Stage II – Evaluation by NEAC and in-principal approval Evaluation of proposal is done by National Expert Advisory Committee (NEAC) on the standards innovation, incubation, and technology entrepreneurship which meets at least twice in a year. Proposal must be submitted up to one month before the meeting of NEAC.

If TBI is not-for-profit entity then, after in-principle approval they are eligible to funding from Govt. subject to these conditions:

·  Registration of TBI as not for profit society/trust or a section 8 company

·  separate bank account in TBI’s name

·  minimum 1000 sq. ft. of furnished space for hosting the TBI

·  minimum lease for land must be 15 years provided by HI

Stage III – Post Approval Conditions After the approval the following conditions must be met by the TBIs:

·  The TBI must be administered by the apex body called Governing Body.

· The Governing Body needs to be chaired by the Head of the Host Institution.

· The Governing Body of the TBI should meet every six months to review progress of TBI and provide policy guidelines for the operations of TBI.

· Each TBI would have a dedicated CEO & a compact team who works full time for TBI.

· Host institution would constitute a selection committee with a DST nominee as a member for the selection of the CEO.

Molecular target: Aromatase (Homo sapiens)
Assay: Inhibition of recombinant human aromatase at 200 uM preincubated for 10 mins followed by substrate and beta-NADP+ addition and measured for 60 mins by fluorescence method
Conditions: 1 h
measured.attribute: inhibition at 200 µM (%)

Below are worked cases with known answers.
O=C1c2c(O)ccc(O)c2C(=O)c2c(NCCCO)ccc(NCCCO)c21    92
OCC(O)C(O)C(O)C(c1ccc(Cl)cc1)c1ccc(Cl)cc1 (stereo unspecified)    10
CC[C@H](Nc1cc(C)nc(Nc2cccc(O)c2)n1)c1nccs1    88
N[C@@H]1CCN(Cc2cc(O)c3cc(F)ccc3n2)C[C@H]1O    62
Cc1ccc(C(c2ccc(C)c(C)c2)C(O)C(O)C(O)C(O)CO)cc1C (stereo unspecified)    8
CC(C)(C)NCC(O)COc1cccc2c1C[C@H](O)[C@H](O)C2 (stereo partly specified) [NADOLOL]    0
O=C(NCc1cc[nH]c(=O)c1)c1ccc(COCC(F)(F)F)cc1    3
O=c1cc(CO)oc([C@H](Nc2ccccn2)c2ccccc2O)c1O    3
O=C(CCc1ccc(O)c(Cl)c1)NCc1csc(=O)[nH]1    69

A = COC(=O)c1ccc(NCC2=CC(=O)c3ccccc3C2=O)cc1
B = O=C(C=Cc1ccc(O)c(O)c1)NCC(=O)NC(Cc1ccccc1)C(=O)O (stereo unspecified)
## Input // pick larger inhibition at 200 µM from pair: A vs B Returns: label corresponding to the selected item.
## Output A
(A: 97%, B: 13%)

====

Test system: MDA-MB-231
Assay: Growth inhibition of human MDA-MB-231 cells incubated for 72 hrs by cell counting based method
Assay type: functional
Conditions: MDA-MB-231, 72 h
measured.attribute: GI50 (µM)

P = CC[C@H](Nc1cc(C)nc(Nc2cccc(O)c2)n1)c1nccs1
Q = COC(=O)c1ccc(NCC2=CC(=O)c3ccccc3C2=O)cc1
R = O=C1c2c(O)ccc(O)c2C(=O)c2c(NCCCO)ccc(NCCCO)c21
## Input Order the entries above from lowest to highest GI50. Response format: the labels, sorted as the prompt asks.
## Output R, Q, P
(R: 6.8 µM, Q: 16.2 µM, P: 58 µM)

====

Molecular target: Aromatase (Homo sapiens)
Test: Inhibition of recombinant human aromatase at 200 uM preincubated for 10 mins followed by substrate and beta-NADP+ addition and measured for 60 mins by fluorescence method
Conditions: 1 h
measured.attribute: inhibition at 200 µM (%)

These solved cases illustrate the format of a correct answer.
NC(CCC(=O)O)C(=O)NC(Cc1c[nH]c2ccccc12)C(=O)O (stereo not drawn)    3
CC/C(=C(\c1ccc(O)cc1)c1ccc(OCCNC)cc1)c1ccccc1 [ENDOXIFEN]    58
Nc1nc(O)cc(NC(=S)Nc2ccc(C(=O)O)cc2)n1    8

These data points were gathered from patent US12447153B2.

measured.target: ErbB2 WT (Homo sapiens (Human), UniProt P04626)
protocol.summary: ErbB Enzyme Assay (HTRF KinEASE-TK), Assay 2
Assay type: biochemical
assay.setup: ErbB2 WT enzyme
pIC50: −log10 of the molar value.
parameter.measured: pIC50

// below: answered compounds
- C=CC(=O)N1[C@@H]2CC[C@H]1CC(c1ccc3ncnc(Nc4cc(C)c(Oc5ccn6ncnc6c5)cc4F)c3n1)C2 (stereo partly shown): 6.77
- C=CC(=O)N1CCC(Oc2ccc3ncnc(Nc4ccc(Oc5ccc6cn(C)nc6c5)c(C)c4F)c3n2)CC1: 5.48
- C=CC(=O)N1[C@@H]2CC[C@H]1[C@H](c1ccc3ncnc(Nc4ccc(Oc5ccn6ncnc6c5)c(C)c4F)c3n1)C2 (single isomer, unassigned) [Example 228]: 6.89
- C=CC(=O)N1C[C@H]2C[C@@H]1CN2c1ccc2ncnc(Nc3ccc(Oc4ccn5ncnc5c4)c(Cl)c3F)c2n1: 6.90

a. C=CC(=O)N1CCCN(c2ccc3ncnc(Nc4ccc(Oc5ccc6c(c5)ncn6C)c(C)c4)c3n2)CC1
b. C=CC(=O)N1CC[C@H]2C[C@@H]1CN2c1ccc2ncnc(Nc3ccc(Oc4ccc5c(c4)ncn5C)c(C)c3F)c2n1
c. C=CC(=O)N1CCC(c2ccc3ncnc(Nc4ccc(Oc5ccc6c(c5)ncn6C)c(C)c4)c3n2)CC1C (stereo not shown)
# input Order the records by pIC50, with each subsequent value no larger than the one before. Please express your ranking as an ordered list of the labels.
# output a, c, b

· A suitable incentive mechanism (share of surplus, earning of TBI, equity stake, etc) should be evolved by the host institution for the CEO and his team. HI is free to decide on the remuneration of CEO.

·  TBI should execute appropriate agreement with incubatees. The residency period and the exit policy may also be defined clearly in the agreement.

Stage IV – Monitoring The TBI is expected to attain self-sustenance within five years of its being. However, after the approval, the Department of Science and Technology may constitute teams to monitor the progress of TBIs.

CSR in non-TBI Incubators

As per the Companies (Corporate Social Responsibility) Amendment Rules, 2018 dated 19 September, 2018[ii], provisions of the CSR Rules have been amended to widen the definition of CSR. It clarifies that the CSR Policy of the Company must include activities that are related to the ‘area or subjects specified’ in Schedule VII of the Act. Earlier, the provision only mandated activities mentioned in the CSR Policy to be related to the specific activities listed under Schedule VII of the Act. Through this amendment, the MCA has provided more freedom to companies in choosing their preferred CSR engagements under the CSR Policy.

Pursuant to the amendment, funding of activities by incubators not being TBIs approved by Central Govt. is now possible. However, the same should be within the scope of the CSR Rules.